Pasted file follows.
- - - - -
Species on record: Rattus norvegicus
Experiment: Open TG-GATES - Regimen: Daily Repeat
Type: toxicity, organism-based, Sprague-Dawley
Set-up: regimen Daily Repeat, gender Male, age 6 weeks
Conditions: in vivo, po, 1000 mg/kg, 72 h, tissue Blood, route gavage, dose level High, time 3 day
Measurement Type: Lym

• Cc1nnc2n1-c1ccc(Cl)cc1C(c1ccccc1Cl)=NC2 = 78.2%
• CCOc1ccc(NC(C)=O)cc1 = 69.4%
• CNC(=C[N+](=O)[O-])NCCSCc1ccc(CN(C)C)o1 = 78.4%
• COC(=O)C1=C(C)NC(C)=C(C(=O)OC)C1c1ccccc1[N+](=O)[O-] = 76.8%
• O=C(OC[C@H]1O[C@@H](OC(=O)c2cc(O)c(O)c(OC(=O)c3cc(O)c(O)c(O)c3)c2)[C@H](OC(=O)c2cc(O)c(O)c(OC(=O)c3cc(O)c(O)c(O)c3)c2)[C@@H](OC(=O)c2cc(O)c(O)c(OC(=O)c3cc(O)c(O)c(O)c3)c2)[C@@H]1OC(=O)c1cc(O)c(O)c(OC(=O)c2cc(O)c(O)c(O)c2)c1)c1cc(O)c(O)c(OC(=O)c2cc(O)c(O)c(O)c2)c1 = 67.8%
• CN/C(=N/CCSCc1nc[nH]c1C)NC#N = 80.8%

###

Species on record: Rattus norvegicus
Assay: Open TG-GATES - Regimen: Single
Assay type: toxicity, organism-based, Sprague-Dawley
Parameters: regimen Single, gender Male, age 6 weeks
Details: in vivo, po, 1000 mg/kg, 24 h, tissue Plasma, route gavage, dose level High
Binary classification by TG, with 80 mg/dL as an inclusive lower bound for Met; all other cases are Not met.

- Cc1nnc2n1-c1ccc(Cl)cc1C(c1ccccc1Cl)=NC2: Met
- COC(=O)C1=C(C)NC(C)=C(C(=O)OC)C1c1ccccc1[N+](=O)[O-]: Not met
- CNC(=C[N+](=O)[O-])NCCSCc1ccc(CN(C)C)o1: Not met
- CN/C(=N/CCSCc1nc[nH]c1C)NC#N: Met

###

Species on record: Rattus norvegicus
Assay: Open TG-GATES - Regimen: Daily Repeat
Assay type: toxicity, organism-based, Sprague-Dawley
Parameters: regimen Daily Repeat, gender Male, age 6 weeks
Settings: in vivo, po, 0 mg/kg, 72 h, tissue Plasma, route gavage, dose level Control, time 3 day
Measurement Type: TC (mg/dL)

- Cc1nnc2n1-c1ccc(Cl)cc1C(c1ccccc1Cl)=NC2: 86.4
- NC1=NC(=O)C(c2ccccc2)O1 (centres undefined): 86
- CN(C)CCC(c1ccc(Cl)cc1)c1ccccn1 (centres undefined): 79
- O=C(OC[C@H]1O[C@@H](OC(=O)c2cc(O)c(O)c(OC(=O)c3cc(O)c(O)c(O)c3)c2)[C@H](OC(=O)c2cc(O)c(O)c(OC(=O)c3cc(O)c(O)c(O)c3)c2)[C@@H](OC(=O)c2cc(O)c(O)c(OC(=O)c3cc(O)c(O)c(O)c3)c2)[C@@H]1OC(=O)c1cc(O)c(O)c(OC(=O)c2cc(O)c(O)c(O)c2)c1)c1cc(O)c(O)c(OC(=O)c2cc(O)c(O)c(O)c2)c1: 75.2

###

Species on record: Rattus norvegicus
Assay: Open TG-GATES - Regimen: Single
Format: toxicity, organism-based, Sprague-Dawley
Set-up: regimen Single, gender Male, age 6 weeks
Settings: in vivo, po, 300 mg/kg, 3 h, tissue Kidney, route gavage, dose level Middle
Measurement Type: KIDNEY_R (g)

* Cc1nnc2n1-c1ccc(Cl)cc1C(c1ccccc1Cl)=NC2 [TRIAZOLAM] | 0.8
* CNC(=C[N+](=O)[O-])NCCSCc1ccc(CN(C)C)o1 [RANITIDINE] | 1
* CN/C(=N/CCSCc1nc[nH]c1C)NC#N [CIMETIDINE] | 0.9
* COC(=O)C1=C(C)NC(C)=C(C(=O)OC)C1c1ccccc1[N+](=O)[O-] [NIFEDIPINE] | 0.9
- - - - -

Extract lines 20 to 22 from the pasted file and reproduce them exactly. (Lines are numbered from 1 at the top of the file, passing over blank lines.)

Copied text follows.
- Cc1nnc2n1-c1ccc(Cl)cc1C(c1ccccc1Cl)=NC2: Met
- COC(=O)C1=C(C)NC(C)=C(C(=O)OC)C1c1ccccc1[N+](=O)[O-]: Not met
- CNC(=C[N+](=O)[O-])NCCSCc1ccc(CN(C)C)o1: Not met